Now in paperback, and following her extraordinary, bestselling, and much-acclaimed accounts of the most guarded secrets of the Second World War, here is a rollicking true story of spies, politicians, journalists, and intrigue in the highest circles of Washington during the tumultuous days of World War II.
When Roald Dahl, a dashing young wounded RAF pilot, took up his post at the British Embassy in 1942, his assignment was to use his good looks, wit, and considerable charm to gain access to the most powerful figures in American political life. Better than any spy fiction, The Irregulars is a fascinating, lively account of deceit, double dealing, and moral ambiguity—all in the name of victory. Richly detailed and carefully researched, Conant’s masterful narrative is based on never-before-seen wartime letters, diaries, and interviews.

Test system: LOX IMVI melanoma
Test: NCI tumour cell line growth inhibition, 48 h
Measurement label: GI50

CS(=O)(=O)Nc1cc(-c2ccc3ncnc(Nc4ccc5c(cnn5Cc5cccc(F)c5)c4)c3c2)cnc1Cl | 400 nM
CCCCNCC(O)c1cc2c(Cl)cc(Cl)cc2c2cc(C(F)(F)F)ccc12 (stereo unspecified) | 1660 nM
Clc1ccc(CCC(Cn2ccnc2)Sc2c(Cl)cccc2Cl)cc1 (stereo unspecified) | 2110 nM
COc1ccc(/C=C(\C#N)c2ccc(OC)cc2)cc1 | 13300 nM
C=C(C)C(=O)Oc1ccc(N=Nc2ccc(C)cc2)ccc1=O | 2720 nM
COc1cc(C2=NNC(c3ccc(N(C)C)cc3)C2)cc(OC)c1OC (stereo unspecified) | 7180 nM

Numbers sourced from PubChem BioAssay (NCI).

Amazon Best of the Month, September 2008: Long before Willy Wonka sent out those five Golden Tickets, Roald Dahl lived a life that was more James Bond than James and the Giant Peach. After blinding headaches cut short his distinguished career as a Royal Air Force fighter pilot, Dahl became part of an elite group of British spies working against the United States' neutrality at the onset of World War II. The Irregulars is a brilliant profile of Dahl's lesser-known profession, embracing a real-life storyline of suave debauchery, clandestine motives, and afternoon cocktails. If this sounds oddly familiar, it's no coincidence: both Ian Fleming (the creator of 007) and Bill Stephenson (the legendary spymaster rumored to be the inspiration for Bond) were members of the same outfit. Although "Dahl...Roald Dahl" doesn't quite carry the same debonair ring, there is no discrediting this fascinating look at the British author's covert service to the Allied cause during WWII. --Dave Callanan